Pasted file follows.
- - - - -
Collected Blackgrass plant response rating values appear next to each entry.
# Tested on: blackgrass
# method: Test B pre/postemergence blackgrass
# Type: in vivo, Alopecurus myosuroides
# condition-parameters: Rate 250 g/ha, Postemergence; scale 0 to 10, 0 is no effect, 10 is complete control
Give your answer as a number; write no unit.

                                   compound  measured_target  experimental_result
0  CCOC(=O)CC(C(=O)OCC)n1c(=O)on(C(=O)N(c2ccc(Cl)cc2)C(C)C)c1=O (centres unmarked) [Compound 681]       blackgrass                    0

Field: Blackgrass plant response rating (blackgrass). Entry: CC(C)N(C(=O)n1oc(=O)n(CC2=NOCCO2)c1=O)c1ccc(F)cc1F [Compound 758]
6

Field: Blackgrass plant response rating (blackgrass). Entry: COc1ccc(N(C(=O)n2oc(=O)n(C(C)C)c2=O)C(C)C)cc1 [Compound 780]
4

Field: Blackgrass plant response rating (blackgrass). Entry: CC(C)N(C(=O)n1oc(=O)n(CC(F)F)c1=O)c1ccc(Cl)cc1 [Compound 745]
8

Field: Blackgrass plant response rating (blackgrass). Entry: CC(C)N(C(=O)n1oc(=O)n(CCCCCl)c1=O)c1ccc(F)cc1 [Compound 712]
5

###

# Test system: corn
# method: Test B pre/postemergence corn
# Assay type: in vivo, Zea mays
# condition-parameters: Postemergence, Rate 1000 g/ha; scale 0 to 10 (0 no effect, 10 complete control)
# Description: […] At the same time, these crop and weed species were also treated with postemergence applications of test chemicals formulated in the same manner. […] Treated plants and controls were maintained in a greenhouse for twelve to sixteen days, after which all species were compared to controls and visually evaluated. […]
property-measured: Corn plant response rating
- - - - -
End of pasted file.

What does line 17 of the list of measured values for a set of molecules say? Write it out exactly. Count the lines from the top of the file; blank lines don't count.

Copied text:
###